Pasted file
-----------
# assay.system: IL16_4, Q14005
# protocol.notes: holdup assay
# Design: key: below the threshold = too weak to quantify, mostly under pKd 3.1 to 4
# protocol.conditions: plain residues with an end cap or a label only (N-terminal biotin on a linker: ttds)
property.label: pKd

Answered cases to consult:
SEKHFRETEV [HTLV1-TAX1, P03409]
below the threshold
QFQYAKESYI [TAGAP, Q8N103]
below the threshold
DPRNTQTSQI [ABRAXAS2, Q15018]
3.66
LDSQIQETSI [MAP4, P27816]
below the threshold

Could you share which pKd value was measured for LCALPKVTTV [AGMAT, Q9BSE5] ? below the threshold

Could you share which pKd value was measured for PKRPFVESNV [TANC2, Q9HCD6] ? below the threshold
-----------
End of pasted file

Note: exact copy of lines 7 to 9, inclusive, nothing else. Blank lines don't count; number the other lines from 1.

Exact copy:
SEKHFRETEV [HTLV1-TAX1, P03409]
below the threshold
QFQYAKESYI [TAGAP, Q8N103]